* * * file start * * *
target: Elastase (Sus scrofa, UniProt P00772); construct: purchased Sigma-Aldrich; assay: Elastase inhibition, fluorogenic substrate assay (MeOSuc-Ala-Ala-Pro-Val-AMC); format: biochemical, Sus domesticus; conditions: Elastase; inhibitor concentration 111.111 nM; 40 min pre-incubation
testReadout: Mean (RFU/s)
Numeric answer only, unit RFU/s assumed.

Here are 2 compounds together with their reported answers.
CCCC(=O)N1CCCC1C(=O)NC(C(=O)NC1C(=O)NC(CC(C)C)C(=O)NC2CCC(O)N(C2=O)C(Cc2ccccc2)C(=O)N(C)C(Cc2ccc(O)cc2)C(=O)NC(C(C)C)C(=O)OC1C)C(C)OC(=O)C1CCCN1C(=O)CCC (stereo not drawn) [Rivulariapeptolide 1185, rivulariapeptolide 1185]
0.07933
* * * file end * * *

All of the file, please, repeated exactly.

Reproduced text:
target: Elastase (Sus scrofa, UniProt P00772); construct: purchased Sigma-Aldrich; assay: Elastase inhibition, fluorogenic substrate assay (MeOSuc-Ala-Ala-Pro-Val-AMC); format: biochemical, Sus domesticus; conditions: Elastase; inhibitor concentration 111.111 nM; 40 min pre-incubation
testReadout: Mean (RFU/s)
Numeric answer only, unit RFU/s assumed.

Here are 2 compounds together with their reported answers.
CCCC(=O)N1CCCC1C(=O)NC(C(=O)NC1C(=O)NC(CC(C)C)C(=O)NC2CCC(O)N(C2=O)C(Cc2ccccc2)C(=O)N(C)C(Cc2ccc(O)cc2)C(=O)NC(C(C)C)C(=O)OC1C)C(C)OC(=O)C1CCCN1C(=O)CCC (stereo not drawn) [Rivulariapeptolide 1185, rivulariapeptolide 1185]
0.07933